Challenging Illiteracy in Morocco, a Bookseller Pursues Paradise

By Hannah Rehak

Photographs by Will Matsuda

RABAT, Morocco – Magazines spill out onto a busy street and blue painted shutters stretch open, exposing Aziz Muhammed sitting on a dusty pillow. As always, he is reading, eyes focused on an orange-bound book, spectacles resting on his prominent nose. Though tucked away behind the work of hundreds of authors, Muhammed is known throughout the medina, the oldest part of Rabat, for his unique aesthetic. He is a 66-year-old bouquiniste, a proud bookseller, in a country with an adult literacy rate of approximately 67 percent.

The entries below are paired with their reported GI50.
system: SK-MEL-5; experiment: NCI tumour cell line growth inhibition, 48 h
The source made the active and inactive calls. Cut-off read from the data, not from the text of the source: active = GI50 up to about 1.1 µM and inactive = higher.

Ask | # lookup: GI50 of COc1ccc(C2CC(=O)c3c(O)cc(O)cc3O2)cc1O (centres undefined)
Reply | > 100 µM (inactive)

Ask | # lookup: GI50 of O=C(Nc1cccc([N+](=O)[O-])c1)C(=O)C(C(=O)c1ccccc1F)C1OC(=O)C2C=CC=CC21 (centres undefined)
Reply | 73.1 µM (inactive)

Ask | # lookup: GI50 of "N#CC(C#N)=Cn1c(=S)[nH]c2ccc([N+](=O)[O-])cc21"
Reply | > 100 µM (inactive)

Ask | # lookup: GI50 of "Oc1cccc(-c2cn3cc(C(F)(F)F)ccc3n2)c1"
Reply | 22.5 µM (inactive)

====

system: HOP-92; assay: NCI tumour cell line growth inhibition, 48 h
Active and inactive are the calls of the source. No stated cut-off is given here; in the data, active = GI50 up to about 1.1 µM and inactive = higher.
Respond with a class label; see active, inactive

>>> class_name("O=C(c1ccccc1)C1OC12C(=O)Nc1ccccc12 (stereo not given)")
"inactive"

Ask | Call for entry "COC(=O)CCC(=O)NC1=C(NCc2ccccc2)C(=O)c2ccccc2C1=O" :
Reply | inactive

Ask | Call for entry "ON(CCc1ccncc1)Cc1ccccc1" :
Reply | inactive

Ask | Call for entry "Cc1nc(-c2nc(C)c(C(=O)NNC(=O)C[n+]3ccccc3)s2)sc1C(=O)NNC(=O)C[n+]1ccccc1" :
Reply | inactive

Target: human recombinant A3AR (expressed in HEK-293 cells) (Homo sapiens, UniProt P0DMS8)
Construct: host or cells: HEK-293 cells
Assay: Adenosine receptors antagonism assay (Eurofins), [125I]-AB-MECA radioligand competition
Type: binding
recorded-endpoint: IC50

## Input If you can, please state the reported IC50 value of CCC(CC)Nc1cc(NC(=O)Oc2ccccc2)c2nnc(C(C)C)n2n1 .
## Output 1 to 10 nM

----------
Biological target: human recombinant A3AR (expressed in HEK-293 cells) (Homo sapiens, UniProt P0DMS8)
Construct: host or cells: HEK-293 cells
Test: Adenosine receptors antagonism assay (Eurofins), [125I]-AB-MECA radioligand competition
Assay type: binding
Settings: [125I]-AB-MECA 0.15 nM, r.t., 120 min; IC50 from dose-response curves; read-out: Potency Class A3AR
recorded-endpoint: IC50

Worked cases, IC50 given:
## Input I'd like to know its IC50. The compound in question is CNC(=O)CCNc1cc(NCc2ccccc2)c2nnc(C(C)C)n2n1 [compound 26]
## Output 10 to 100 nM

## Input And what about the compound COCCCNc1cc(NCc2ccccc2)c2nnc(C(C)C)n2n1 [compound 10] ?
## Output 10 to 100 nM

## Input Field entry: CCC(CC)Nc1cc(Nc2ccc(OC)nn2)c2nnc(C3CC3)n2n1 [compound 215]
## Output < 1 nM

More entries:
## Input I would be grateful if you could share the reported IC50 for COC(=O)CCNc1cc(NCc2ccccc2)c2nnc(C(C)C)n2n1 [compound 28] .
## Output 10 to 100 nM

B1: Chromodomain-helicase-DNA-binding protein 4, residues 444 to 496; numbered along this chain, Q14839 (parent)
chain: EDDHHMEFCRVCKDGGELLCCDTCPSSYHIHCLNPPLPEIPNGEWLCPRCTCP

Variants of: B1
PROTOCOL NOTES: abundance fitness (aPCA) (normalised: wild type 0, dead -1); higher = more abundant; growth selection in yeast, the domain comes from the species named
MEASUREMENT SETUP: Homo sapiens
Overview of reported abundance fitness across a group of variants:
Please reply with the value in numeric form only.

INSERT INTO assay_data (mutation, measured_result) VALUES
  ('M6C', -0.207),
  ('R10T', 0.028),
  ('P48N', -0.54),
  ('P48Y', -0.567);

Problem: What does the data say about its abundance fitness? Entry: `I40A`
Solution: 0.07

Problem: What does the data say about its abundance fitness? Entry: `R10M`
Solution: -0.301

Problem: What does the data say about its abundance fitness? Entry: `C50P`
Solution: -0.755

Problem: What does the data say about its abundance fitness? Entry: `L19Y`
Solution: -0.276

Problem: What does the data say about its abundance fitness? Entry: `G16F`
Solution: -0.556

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Morocco Limits International Adoptions

A moratorium on adoptions to parents in other countries could be detrimental to the development of Morocco’s orphans. Global Post

Lydia Cheng | March 18, 2013 13:14

Ibrahim is like a lot of two-year-olds. He eats a big bowl of oatmeal for breakfast, goes to play groups, and “is a lovely, bright child. God has given him the gift of gab,” said his mother, an American named Hadija (not her real name, since she wishes to protect Ibrahim’s identity.)

Two years ago, Hadija, 38, and her American husband, adopted Ibrahim from Morocco and brought him to Qatar.

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